I came across a white paper today - Self-Employment Transitions among Older American Workers with Career Jobs which stated the following:
"Today, the ratio of workers to retirees is about three to one; by 2030, the ratio will be two to one. As fewer workers support a growing retiree population, policymakers may look for ways to encourage individuals to remain in the labor force."
My cynical side said, "So that was the rationale behind the unregulated Wall Street. Could all these portfolio losses be part of the policymakers' plan to keep Baby Boomers working longer?"
The paper addressed Baby Boomers who want to start a business as a way to stay working in retirement. I would share my 10 Tips to Get Your Business Off and Running as published in Entrepreneur.com two years ago. It is a pretty long article so I thought I would break it up into 10 parts.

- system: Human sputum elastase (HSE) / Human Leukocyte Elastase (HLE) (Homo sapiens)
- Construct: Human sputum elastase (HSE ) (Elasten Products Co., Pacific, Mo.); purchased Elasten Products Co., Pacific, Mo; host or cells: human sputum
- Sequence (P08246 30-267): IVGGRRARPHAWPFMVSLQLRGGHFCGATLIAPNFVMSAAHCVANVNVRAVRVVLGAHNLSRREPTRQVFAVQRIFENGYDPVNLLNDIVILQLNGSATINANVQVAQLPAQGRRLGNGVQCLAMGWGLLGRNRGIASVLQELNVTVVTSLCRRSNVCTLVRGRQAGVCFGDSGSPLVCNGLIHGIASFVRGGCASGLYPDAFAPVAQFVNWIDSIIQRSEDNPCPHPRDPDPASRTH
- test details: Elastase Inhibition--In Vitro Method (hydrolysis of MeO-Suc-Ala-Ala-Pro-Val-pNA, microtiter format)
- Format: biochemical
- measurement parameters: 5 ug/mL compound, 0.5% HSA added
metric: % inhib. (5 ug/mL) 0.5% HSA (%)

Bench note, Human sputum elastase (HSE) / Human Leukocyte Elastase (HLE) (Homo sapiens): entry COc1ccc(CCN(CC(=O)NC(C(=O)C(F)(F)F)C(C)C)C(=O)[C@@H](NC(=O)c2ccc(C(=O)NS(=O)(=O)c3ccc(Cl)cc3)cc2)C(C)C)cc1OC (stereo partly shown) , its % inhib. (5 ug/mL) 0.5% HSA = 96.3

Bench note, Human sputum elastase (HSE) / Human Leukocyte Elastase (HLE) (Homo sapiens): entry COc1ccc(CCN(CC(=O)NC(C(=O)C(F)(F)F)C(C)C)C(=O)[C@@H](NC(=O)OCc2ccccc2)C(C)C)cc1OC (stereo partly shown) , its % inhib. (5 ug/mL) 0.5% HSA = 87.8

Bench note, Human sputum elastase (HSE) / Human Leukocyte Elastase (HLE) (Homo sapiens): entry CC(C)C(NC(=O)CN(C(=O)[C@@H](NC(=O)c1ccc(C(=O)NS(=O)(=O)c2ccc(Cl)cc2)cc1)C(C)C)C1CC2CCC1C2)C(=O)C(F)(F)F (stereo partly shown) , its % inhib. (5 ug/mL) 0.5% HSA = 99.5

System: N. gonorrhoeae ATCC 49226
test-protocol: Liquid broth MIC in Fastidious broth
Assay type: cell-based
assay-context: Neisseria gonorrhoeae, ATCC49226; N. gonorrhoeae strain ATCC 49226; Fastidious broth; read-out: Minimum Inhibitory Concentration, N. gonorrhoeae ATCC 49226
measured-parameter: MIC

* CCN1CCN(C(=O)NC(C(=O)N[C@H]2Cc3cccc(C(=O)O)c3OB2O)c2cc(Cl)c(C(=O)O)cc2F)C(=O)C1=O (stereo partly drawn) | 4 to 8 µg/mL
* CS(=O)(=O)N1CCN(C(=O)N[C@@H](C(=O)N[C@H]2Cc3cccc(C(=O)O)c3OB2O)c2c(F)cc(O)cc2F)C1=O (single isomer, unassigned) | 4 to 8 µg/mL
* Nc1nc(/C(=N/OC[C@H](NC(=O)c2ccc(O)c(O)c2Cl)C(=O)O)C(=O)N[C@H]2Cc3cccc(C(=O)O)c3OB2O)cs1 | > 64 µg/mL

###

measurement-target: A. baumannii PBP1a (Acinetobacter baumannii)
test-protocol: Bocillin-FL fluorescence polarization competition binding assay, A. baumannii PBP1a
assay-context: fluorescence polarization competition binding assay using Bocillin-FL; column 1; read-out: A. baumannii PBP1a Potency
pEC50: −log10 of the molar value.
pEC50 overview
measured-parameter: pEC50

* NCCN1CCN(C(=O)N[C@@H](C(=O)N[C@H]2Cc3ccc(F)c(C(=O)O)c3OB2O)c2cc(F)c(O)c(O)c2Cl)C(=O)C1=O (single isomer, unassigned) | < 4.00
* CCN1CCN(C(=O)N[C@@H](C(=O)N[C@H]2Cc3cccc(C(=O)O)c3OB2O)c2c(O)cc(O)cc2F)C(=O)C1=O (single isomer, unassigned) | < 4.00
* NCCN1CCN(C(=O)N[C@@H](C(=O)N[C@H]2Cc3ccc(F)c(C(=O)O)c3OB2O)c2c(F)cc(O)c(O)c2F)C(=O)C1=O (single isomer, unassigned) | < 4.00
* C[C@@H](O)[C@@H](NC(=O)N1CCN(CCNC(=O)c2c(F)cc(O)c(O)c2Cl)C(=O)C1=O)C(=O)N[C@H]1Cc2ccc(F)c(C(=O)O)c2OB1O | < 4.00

Many Baby Boomers I know are asking for help to start a business to work in retirement.
Starting a business is very much like running a race: Preparation and practice are key success factors. The following 10 tips, framed in the context of getting physically prepared for a race, might help you overcome the hurdles that entrepreneurs are sure to encounter on the road to startup.
1. "Pump" up your attitude.
Be positive. Think of the optimistic outcomes and find a way to stay focused on your goal of starting a business. Put negative thoughts and self-doubt about your abilities and your potential aside, and surround yourself with energetic and supportive people.
Even without realizing it, you may be dampening your own enthusiasm, procrastinating and eventually sabotaging your own efforts because of your own self-doubts. Stop second-guessing yourself and, at all costs, stay away from negative people who are just waiting for you to trip or fall and watch your start-up fail.